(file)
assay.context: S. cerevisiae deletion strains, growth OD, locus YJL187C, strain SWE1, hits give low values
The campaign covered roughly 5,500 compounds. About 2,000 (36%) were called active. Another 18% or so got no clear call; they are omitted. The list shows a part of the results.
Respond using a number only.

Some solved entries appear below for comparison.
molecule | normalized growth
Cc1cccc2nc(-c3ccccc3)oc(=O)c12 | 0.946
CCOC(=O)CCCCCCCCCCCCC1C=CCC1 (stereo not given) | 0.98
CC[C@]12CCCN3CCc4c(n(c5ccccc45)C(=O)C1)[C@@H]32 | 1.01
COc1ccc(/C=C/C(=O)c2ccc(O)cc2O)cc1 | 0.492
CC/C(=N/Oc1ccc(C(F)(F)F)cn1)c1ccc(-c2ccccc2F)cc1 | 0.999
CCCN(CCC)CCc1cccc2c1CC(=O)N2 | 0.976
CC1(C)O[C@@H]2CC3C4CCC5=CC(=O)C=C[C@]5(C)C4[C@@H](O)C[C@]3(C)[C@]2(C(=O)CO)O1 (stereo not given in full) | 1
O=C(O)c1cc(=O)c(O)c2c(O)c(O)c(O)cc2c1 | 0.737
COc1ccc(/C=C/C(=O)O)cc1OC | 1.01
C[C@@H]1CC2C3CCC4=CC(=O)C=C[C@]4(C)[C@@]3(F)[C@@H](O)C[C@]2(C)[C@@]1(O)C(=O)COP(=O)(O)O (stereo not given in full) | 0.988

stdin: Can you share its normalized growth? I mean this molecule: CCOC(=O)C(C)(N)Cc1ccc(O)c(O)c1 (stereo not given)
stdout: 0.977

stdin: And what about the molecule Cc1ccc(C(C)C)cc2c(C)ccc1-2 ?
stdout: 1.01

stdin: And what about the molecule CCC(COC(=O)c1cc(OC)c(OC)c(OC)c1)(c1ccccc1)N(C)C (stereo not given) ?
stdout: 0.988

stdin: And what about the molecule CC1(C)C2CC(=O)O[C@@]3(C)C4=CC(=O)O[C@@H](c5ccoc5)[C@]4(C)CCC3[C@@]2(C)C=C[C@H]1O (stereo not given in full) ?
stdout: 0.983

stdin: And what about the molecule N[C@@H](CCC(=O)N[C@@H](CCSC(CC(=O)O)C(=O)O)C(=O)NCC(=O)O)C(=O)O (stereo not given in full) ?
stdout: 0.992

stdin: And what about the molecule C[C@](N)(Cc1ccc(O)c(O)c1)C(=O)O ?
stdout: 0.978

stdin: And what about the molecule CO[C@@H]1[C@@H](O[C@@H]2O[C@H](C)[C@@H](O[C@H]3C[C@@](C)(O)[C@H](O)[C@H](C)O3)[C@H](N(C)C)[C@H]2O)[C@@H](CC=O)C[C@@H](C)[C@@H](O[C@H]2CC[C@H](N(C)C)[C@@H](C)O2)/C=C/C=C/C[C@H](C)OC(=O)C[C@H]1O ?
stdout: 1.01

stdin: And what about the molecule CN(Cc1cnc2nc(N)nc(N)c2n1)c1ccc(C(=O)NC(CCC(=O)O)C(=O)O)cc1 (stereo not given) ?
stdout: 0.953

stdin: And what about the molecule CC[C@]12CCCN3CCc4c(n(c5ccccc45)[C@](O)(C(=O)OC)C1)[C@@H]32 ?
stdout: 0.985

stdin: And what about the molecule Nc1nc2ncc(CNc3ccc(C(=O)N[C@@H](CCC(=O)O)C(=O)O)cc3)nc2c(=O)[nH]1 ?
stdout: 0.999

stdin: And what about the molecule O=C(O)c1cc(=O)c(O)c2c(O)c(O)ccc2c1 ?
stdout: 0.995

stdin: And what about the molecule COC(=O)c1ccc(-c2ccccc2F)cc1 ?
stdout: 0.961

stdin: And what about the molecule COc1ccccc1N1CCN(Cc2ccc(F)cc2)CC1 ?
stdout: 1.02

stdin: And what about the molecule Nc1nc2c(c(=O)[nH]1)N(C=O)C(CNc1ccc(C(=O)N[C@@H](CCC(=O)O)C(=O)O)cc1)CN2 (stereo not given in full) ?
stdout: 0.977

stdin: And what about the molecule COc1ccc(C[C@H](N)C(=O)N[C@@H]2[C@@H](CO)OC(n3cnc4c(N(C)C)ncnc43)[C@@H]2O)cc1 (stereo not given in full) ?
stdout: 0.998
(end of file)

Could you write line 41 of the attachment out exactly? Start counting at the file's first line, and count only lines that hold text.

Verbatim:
stdout: 1.02